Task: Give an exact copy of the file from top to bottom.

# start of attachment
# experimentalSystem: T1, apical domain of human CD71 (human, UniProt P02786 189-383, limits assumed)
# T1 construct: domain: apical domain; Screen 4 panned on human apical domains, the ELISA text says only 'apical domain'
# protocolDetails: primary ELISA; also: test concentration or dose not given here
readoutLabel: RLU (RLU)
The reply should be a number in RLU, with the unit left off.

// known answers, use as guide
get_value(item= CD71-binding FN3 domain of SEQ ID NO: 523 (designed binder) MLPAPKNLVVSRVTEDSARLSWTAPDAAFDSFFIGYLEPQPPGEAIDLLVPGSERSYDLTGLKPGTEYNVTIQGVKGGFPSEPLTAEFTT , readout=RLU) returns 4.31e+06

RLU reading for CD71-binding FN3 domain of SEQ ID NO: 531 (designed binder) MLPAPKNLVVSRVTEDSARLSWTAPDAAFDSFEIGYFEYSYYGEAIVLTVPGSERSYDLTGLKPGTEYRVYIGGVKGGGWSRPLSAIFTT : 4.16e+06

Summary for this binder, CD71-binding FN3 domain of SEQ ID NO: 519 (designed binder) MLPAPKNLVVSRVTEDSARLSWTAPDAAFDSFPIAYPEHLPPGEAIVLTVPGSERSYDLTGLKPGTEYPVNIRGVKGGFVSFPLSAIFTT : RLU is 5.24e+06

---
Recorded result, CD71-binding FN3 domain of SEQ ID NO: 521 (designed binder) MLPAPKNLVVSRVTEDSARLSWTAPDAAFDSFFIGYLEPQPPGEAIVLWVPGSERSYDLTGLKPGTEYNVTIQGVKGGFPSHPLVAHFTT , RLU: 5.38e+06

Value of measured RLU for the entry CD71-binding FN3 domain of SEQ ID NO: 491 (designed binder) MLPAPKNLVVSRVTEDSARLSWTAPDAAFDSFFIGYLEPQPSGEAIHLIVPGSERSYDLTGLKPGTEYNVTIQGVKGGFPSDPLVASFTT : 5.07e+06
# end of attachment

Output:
# experimentalSystem: T1, apical domain of human CD71 (human, UniProt P02786 189-383, limits assumed)
# T1 construct: domain: apical domain; Screen 4 panned on human apical domains, the ELISA text says only 'apical domain'
# protocolDetails: primary ELISA; also: test concentration or dose not given here
readoutLabel: RLU (RLU)
The reply should be a number in RLU, with the unit left off.

// known answers, use as guide
get_value(item= CD71-binding FN3 domain of SEQ ID NO: 523 (designed binder) MLPAPKNLVVSRVTEDSARLSWTAPDAAFDSFFIGYLEPQPPGEAIDLLVPGSERSYDLTGLKPGTEYNVTIQGVKGGFPSEPLTAEFTT , readout=RLU) returns 4.31e+06

RLU reading for CD71-binding FN3 domain of SEQ ID NO: 531 (designed binder) MLPAPKNLVVSRVTEDSARLSWTAPDAAFDSFEIGYFEYSYYGEAIVLTVPGSERSYDLTGLKPGTEYRVYIGGVKGGGWSRPLSAIFTT : 4.16e+06

Summary for this binder, CD71-binding FN3 domain of SEQ ID NO: 519 (designed binder) MLPAPKNLVVSRVTEDSARLSWTAPDAAFDSFPIAYPEHLPPGEAIVLTVPGSERSYDLTGLKPGTEYPVNIRGVKGGFVSFPLSAIFTT : RLU is 5.24e+06

---
Recorded result, CD71-binding FN3 domain of SEQ ID NO: 521 (designed binder) MLPAPKNLVVSRVTEDSARLSWTAPDAAFDSFFIGYLEPQPPGEAIVLWVPGSERSYDLTGLKPGTEYNVTIQGVKGGFPSHPLVAHFTT , RLU: 5.38e+06

Value of measured RLU for the entry CD71-binding FN3 domain of SEQ ID NO: 491 (designed binder) MLPAPKNLVVSRVTEDSARLSWTAPDAAFDSFFIGYLEPQPSGEAIHLIVPGSERSYDLTGLKPGTEYNVTIQGVKGGFPSDPLVASFTT : 5.07e+06